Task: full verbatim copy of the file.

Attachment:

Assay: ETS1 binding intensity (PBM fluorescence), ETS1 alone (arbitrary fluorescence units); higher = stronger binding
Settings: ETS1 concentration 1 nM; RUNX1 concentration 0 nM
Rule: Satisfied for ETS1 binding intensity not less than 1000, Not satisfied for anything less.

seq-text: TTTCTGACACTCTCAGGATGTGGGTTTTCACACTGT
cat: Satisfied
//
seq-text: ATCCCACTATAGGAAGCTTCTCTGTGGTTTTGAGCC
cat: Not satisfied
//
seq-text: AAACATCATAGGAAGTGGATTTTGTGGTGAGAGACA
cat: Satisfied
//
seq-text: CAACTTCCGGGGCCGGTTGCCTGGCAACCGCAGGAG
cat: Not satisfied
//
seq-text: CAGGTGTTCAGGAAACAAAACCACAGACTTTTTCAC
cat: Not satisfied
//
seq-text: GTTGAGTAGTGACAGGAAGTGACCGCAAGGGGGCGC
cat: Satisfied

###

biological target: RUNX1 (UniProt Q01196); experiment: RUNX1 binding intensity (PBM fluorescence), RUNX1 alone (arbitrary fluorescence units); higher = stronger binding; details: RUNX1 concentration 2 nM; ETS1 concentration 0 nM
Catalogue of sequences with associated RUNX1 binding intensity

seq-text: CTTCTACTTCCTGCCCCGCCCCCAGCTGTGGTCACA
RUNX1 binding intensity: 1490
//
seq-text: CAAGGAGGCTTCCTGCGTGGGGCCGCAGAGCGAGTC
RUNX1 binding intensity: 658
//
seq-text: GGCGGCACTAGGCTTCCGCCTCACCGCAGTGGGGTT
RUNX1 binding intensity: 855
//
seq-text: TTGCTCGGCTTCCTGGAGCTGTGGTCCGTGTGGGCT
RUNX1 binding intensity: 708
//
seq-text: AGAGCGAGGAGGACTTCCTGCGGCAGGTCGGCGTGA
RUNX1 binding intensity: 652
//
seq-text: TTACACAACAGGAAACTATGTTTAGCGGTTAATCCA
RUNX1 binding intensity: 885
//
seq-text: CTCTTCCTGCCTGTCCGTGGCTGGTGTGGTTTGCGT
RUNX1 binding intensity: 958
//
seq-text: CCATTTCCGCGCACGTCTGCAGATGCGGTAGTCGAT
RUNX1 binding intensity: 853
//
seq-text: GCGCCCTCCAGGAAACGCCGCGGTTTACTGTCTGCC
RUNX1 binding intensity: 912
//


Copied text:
Assay: ETS1 binding intensity (PBM fluorescence), ETS1 alone (arbitrary fluorescence units); higher = stronger binding
Settings: ETS1 concentration 1 nM; RUNX1 concentration 0 nM
Rule: Satisfied for ETS1 binding intensity not less than 1000, Not satisfied for anything less.

seq-text: TTTCTGACACTCTCAGGATGTGGGTTTTCACACTGT
cat: Satisfied
//
seq-text: ATCCCACTATAGGAAGCTTCTCTGTGGTTTTGAGCC
cat: Not satisfied
//
seq-text: AAACATCATAGGAAGTGGATTTTGTGGTGAGAGACA
cat: Satisfied
//
seq-text: CAACTTCCGGGGCCGGTTGCCTGGCAACCGCAGGAG
cat: Not satisfied
//
seq-text: CAGGTGTTCAGGAAACAAAACCACAGACTTTTTCAC
cat: Not satisfied
//
seq-text: GTTGAGTAGTGACAGGAAGTGACCGCAAGGGGGCGC
cat: Satisfied

###

biological target: RUNX1 (UniProt Q01196); experiment: RUNX1 binding intensity (PBM fluorescence), RUNX1 alone (arbitrary fluorescence units); higher = stronger binding; details: RUNX1 concentration 2 nM; ETS1 concentration 0 nM
Catalogue of sequences with associated RUNX1 binding intensity

seq-text: CTTCTACTTCCTGCCCCGCCCCCAGCTGTGGTCACA
RUNX1 binding intensity: 1490
//
seq-text: CAAGGAGGCTTCCTGCGTGGGGCCGCAGAGCGAGTC
RUNX1 binding intensity: 658
//
seq-text: GGCGGCACTAGGCTTCCGCCTCACCGCAGTGGGGTT
RUNX1 binding intensity: 855
//
seq-text: TTGCTCGGCTTCCTGGAGCTGTGGTCCGTGTGGGCT
RUNX1 binding intensity: 708
//
seq-text: AGAGCGAGGAGGACTTCCTGCGGCAGGTCGGCGTGA
RUNX1 binding intensity: 652
//
seq-text: TTACACAACAGGAAACTATGTTTAGCGGTTAATCCA
RUNX1 binding intensity: 885
//
seq-text: CTCTTCCTGCCTGTCCGTGGCTGGTGTGGTTTGCGT
RUNX1 binding intensity: 958
//
seq-text: CCATTTCCGCGCACGTCTGCAGATGCGGTAGTCGAT
RUNX1 binding intensity: 853
//
seq-text: GCGCCCTCCAGGAAACGCCGCGGTTTACTGTCTGCC
RUNX1 binding intensity: 912
//